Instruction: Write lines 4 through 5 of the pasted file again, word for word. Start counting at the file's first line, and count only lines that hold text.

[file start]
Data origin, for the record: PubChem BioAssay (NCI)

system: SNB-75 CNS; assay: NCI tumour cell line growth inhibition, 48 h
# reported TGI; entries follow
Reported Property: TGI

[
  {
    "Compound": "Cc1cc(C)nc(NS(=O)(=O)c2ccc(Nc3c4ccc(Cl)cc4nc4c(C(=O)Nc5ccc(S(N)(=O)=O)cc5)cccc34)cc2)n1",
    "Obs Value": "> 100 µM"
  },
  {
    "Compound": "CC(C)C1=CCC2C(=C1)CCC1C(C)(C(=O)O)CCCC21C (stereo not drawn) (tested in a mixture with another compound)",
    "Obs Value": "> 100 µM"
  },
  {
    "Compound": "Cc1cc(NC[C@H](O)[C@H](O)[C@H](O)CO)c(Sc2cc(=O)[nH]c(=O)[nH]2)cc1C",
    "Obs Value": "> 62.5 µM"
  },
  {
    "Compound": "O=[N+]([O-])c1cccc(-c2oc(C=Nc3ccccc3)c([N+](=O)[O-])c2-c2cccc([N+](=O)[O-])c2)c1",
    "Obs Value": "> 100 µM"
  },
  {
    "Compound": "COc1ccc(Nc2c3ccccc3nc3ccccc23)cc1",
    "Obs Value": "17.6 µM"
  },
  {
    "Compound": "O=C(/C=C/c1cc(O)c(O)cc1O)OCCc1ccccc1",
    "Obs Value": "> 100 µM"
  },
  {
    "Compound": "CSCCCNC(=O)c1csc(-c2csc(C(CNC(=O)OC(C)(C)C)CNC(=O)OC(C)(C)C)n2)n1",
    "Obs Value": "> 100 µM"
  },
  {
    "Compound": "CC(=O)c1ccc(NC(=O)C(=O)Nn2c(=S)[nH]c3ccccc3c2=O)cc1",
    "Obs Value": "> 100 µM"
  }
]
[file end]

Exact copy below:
Reported Property: TGI

[